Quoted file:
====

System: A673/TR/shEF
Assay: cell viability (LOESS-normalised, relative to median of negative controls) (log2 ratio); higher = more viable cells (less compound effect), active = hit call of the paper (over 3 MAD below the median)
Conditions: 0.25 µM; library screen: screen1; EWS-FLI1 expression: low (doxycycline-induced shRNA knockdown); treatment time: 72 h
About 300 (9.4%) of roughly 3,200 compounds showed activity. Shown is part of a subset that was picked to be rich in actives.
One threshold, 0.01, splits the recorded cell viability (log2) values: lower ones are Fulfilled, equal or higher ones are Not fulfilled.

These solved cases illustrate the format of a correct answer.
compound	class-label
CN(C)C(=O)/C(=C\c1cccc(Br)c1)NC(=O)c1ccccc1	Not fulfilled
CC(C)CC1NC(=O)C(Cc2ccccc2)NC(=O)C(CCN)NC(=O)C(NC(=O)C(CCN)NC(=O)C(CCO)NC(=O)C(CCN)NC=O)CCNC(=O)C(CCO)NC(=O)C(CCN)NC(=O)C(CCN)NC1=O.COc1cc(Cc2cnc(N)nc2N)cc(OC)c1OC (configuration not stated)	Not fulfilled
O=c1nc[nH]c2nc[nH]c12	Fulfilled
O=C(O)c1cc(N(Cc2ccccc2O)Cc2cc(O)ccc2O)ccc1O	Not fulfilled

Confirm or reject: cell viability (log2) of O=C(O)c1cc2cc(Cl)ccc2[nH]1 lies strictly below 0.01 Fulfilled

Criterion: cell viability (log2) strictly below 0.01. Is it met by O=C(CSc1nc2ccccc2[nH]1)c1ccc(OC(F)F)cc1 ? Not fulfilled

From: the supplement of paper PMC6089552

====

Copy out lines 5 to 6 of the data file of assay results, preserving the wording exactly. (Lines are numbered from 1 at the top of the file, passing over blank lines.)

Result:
One threshold, 0.01, splits the recorded cell viability (log2) values: lower ones are Fulfilled, equal or higher ones are Not fulfilled.

These solved cases illustrate the format of a correct answer.